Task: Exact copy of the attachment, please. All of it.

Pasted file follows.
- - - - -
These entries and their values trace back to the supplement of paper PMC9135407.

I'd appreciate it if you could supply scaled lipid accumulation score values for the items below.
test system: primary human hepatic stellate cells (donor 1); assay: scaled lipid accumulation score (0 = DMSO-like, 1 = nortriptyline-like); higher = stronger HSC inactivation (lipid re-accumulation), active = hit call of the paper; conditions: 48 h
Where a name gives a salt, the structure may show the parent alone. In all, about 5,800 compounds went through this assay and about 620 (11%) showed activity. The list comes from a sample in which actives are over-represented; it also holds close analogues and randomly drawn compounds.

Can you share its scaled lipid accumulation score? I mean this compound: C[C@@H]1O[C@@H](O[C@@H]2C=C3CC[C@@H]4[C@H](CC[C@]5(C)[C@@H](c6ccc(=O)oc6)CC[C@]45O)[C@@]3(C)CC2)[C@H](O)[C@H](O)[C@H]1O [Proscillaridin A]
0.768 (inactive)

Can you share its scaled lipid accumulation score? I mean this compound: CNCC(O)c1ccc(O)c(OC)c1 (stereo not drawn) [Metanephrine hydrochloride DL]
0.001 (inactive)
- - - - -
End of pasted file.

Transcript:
These entries and their values trace back to the supplement of paper PMC9135407.

I'd appreciate it if you could supply scaled lipid accumulation score values for the items below.
test system: primary human hepatic stellate cells (donor 1); assay: scaled lipid accumulation score (0 = DMSO-like, 1 = nortriptyline-like); higher = stronger HSC inactivation (lipid re-accumulation), active = hit call of the paper; conditions: 48 h
Where a name gives a salt, the structure may show the parent alone. In all, about 5,800 compounds went through this assay and about 620 (11%) showed activity. The list comes from a sample in which actives are over-represented; it also holds close analogues and randomly drawn compounds.

Can you share its scaled lipid accumulation score? I mean this compound: C[C@@H]1O[C@@H](O[C@@H]2C=C3CC[C@@H]4[C@H](CC[C@]5(C)[C@@H](c6ccc(=O)oc6)CC[C@]45O)[C@@]3(C)CC2)[C@H](O)[C@H](O)[C@H]1O [Proscillaridin A]
0.768 (inactive)

Can you share its scaled lipid accumulation score? I mean this compound: CNCC(O)c1ccc(O)c(OC)c1 (stereo not drawn) [Metanephrine hydrochloride DL]
0.001 (inactive)